Alagi Yorro Jallow

In a multicultural country like The Gambia, an inclusive national identity makes solidarity possible. An exclusive, nostalgic national identity acts like a cancer in the body politic, eating away at the bonds of affinity and cooperation that hold our interests together.
Gambians need to know this: there is no glory in blaming yourselves for the evil of the powerful. You are not being humble, at all, to say that tribalism starts with us. No. Blaming, we the citizens for tribalism makes us self-mutilating, not humble. And it is not Christian or Islamic.

And no, tribalism is not naturally Gambian. I’ve said it repeatedly, in different forums, that we were set up to be tribalist by the state not allowing opportunities for Gambians to connect and interact politically across tribe.

This is a project that started with the British and was actively encouraged by successive Gambian political leaders during and after independence and aggravated by the current breed of politicians rule the country. These are just a few of those ways.

When I say tribalism is a mental illness, it is not to demonize mental illness. I have a lot of sympathy for patients of mental illness. I’m saying that even with tribalism, we must treat Gambians as broken and sick, not only as bigots, but narcissist, the protagonist of tribalism. It’s the political system inherited that is evil and is hurting and destroying the Gambian soul and psyche. We are not taught our history. We are exploited and then insulted for daring to say that we’re hurting.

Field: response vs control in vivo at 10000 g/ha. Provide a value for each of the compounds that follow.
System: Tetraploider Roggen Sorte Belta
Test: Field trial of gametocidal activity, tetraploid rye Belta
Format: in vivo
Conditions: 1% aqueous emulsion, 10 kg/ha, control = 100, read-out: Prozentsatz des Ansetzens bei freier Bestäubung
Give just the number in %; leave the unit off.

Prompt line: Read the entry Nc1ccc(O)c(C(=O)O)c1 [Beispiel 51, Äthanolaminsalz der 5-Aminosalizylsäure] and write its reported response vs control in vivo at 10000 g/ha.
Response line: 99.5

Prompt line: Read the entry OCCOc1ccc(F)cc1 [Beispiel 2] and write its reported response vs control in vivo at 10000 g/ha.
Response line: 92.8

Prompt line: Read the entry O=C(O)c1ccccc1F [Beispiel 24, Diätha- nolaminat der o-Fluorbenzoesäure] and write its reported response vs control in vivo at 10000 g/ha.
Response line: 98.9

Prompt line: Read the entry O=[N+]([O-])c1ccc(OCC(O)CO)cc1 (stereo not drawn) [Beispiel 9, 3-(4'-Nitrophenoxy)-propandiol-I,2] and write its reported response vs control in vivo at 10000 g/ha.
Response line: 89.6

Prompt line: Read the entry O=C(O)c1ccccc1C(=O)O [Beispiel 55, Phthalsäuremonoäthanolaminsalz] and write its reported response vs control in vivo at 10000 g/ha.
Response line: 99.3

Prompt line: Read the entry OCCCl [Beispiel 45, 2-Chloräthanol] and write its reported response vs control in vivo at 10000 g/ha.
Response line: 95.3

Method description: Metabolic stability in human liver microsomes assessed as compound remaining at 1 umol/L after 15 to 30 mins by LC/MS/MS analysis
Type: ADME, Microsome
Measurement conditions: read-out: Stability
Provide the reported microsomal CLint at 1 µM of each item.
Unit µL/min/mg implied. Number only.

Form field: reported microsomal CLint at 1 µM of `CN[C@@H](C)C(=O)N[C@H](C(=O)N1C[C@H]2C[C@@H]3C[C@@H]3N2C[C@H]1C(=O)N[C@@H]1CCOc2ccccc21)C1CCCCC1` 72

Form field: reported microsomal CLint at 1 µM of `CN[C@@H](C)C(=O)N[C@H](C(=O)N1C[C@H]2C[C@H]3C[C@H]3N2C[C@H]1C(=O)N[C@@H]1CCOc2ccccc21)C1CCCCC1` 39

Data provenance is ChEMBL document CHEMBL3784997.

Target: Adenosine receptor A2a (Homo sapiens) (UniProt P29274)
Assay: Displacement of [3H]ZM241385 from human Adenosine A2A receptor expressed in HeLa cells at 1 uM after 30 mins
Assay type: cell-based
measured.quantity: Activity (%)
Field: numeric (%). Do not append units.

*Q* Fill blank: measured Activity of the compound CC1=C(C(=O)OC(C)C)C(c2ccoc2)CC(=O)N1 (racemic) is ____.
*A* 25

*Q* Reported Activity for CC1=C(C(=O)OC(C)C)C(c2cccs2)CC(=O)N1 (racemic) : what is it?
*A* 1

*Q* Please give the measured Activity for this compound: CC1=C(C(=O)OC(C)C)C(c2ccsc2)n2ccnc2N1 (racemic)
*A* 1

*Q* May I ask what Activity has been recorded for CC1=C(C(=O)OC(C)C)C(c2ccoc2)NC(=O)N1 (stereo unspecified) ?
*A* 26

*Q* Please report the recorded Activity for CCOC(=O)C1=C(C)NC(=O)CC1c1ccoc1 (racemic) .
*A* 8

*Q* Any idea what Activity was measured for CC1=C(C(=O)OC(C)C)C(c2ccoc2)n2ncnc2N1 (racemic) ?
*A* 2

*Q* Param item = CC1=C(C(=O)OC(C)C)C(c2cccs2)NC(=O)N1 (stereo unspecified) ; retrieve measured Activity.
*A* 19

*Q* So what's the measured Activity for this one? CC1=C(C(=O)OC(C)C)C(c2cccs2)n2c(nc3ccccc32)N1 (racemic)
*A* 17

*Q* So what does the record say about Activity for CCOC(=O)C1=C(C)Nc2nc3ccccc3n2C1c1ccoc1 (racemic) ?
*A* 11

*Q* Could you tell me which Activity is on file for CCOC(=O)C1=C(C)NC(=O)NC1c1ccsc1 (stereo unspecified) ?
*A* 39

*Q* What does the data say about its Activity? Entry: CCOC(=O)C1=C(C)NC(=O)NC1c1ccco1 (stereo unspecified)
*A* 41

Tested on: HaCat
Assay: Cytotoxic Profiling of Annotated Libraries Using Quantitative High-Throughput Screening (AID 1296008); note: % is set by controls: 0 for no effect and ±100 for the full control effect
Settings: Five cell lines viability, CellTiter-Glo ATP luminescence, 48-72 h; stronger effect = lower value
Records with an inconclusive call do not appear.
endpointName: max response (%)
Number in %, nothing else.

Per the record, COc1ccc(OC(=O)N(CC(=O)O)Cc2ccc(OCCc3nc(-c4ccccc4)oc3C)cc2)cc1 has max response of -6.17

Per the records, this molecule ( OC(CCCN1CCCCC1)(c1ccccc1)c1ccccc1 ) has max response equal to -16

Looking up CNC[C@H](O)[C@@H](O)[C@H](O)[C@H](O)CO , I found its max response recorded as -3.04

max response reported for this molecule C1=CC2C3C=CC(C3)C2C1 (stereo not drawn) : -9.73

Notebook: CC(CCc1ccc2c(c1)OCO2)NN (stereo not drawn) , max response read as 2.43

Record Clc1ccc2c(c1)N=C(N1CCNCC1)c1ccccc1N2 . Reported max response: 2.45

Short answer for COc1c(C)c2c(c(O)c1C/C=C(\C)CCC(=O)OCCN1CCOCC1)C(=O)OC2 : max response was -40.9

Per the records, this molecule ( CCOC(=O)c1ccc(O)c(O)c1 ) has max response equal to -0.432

We were killed and traumatized by politicians and dictatorship, but we got no justice. Instead, we watched suspects walk away singing and praying. We talk so much about the psychic impact of such violence and impunity at home, but we don’t talk about the effect of the same violence on our socio-political consciousness. We need revolution to change our political system, but Gambians need therapy and treatment to heal our collective psyche.

In fact, I’m very disappointed with the psychiatrists and psychologists in the Gambia who have not come up with a national mental healing agenda. We have not heard them talk nationally about the political intolerance, bigotry and narcissism. About urban overcrowding. About stress levels increasing with poor management and an absurd education system. About the trauma of discrimination, marginalization, tribalism and extra-judicial killings.

A country that produces mental health workers who have never read Frantz Fanon’s work, on the impact of oppression on individual and social mental health, is a joke.

If you trace it back, it becomes clear that tolerance, empathy and compassion, along with basic human rights, are put forth only as a conduit of political gain for politicians.
Sadly, idiots today only listen to the propaganda that is spewed, rather than looking at the facts of history. That’s what teaching our real history.